Ulster Bank is to withdraw free banking from thousands of customers over the age of 60.
It is set to impact on around 30,000 people and the move comes as it is set to announce the closure of up to 30 branches.
The change in the fee arrangements is set to enrage customers affected, especially those in rural areas who are already worried their post office will be among the 200 expected to be shut by loss-making An Post.
From May 20, Ulster Bank will withdraw fee-free banking from those over the age of 60, the Irish Independent has learned. Customers will have to be 66 years and older from then to avoid the bank's monthly maintenance fee of €4.
The bank said the change would bring it into line with AIB and Bank of Ireland. Ulster Bank does not charge transaction fees, but instead applies a €4 a month fee for those who do not qualify for fee-free banking.
This fee can be avoided if at least €3,000 is kept in the current account each month. Customers will automatically get maintenance fee-free banking when they reach the age of 66.
The bank claimed a third of the 30,000 people affected by the change will not end up paying fees as they already keep at least €3,000 in their current account at all times.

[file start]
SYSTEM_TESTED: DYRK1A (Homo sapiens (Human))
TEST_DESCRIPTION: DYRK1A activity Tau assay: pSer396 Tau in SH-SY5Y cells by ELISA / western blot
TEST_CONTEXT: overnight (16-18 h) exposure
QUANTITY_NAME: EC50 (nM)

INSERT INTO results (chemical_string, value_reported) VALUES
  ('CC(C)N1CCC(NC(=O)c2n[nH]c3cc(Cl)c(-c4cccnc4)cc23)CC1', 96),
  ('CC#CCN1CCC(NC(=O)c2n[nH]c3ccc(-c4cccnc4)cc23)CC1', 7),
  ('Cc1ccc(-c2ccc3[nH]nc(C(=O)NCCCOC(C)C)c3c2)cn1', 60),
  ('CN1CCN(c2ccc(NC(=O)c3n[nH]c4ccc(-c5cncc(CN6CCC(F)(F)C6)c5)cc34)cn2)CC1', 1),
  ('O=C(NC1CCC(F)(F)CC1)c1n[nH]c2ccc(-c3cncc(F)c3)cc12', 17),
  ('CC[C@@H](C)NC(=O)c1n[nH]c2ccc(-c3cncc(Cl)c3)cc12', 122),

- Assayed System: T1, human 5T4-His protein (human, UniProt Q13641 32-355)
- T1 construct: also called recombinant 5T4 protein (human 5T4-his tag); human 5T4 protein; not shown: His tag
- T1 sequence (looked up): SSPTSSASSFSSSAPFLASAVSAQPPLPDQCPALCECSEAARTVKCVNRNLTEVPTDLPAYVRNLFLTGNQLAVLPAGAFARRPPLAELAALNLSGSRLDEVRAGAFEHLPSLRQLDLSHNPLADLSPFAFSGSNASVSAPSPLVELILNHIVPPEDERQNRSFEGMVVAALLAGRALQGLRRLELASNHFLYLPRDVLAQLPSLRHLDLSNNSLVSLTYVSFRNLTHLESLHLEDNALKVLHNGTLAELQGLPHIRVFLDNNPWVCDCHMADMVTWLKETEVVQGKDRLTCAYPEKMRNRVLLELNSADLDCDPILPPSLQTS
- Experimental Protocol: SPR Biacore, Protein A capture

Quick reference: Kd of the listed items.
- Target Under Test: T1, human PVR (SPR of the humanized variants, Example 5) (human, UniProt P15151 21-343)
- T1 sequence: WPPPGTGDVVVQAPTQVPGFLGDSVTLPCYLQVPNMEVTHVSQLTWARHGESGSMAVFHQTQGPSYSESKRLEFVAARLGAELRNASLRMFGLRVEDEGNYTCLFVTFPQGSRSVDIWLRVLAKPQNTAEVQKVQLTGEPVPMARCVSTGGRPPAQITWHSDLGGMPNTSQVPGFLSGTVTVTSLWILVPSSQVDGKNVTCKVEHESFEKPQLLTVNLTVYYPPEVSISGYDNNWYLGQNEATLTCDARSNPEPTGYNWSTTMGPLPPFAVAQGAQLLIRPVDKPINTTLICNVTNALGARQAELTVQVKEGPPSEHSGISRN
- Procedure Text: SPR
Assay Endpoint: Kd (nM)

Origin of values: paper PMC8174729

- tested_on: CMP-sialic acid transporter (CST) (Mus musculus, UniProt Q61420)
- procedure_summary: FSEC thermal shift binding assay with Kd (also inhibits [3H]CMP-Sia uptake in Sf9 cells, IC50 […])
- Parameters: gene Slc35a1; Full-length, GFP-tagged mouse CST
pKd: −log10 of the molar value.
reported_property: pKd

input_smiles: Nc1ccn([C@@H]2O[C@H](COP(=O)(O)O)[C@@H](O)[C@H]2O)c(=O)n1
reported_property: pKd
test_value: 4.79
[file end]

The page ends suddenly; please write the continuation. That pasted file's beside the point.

Ulster Bank has taken out adverts in newspapers and is writing to affected customers about the end of the waiver for those between the ages of 60 and 66.
It comes as the bank is close to announcing that up to one in four of its 112 branches is to close.
"Ulster Bank is increasing the age limit of the monthly maintenance fee waiver on current accounts from 60 to 66 years of age from May 20," an Ulster Bank spokesperson said.
"Our balance waiver of €3,000 cleared balance throughout the full charging cycle will continue to be available to all customers, in addition to no transaction charges and a range of other current account services."
Told about the change, Justin Moran of Age Action said: "I suspect a lot of older customers will be frustrated that they're being hit with maintenance fees less than a month after Ulster Bank announced an annual profit of €280m. Age Action is currently investigating older people's experiences with utility companies and banks. A recurring theme from the people we've surveyed is that there is a steady decline in the quality of service provided by Ireland's banks, so being charged more for a poorer service will be hard to take."
Bank of Ireland two years ago restricted over-the-counter cash withdrawals and lodgements in a move that predominantly hit older customers. Permanent TSB still has free banking for those over 60, as does KBC Bank.
Before the crash, all banks guaranteed fee-free banking to people over the age of 60. AIB moved in March 2015 to restrict free banking for those in their early 60s.